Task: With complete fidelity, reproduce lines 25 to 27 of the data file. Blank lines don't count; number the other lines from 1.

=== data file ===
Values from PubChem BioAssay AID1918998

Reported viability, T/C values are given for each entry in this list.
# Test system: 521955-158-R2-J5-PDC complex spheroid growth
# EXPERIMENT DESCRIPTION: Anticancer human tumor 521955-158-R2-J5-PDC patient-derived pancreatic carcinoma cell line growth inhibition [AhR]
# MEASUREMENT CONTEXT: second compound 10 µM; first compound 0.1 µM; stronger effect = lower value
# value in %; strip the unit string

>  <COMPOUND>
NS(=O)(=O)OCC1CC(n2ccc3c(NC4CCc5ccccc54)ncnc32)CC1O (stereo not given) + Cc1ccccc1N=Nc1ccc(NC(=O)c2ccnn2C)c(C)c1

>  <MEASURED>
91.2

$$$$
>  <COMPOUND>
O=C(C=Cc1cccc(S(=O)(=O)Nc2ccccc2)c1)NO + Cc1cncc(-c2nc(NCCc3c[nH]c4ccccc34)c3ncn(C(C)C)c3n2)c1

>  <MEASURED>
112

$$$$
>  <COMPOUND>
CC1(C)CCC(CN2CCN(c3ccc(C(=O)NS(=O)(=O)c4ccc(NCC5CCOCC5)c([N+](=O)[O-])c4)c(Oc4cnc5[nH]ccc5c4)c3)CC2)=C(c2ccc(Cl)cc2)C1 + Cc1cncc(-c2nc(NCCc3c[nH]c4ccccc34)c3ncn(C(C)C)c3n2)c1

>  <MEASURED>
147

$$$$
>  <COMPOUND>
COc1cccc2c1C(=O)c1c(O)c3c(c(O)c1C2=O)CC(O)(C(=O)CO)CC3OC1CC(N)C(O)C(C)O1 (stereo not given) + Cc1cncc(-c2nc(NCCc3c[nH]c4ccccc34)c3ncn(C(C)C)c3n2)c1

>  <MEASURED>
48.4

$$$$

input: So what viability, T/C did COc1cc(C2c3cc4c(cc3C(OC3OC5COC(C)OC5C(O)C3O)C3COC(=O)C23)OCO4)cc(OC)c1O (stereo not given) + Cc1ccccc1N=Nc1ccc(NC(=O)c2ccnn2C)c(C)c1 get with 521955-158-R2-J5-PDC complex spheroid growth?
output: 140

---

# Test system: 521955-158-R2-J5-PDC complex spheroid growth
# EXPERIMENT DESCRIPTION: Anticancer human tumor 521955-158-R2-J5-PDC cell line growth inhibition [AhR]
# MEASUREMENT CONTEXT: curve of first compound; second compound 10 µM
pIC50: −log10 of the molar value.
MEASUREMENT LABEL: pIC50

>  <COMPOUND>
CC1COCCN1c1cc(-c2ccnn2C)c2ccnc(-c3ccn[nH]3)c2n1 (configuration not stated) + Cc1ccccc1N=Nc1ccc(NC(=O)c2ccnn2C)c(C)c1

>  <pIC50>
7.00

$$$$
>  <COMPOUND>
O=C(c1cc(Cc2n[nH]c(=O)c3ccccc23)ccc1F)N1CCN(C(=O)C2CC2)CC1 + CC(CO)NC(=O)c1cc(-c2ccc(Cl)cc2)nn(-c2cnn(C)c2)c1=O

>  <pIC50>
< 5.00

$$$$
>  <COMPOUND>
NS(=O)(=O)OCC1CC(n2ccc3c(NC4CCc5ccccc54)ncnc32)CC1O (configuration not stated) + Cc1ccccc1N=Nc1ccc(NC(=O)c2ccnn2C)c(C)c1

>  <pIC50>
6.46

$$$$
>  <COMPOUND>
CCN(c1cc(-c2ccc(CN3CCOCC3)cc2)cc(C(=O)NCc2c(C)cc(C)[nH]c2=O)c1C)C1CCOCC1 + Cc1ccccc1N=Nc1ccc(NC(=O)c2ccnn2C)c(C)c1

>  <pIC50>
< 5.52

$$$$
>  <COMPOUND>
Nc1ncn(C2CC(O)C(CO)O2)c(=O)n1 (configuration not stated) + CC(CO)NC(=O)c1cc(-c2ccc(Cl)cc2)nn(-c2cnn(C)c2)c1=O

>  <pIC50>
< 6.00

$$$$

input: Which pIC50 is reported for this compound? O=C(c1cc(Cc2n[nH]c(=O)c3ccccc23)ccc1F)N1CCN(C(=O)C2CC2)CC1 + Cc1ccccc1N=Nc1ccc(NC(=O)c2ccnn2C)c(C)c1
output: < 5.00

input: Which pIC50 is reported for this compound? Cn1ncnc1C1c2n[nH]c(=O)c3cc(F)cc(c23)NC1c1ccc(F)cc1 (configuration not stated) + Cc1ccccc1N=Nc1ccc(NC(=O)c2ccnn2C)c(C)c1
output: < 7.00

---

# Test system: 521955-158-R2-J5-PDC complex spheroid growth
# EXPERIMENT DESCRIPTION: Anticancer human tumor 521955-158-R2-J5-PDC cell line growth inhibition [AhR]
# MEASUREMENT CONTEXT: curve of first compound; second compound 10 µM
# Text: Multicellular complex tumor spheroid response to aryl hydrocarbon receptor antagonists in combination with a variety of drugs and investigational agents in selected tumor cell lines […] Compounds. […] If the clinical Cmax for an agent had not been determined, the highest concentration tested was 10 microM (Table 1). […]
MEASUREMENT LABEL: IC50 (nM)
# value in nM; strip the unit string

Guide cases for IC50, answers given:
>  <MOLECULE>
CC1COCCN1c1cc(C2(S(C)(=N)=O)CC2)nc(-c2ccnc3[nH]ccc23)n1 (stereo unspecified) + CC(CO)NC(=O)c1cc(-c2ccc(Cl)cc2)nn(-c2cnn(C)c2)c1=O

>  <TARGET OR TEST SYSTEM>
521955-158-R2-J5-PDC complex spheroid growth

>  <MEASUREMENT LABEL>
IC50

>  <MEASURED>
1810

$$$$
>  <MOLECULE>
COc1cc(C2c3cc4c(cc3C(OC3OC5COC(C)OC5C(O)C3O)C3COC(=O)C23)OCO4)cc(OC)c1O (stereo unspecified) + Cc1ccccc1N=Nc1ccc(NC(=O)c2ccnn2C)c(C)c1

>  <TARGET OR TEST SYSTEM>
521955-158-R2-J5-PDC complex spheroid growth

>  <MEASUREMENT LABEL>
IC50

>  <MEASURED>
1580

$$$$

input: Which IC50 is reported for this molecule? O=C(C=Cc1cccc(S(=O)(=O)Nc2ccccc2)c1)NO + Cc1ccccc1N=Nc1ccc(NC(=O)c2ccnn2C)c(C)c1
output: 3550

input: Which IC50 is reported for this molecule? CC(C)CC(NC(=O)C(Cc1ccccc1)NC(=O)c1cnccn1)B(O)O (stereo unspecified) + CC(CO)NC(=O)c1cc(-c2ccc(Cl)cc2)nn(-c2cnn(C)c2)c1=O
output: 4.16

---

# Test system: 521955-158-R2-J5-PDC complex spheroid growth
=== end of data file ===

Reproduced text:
48.4

$$$$

input: So what viability, T/C did COc1cc(C2c3cc4c(cc3C(OC3OC5COC(C)OC5C(O)C3O)C3COC(=O)C23)OCO4)cc(OC)c1O (stereo not given) + Cc1ccccc1N=Nc1ccc(NC(=O)c2ccnn2C)c(C)c1 get with 521955-158-R2-J5-PDC complex spheroid growth?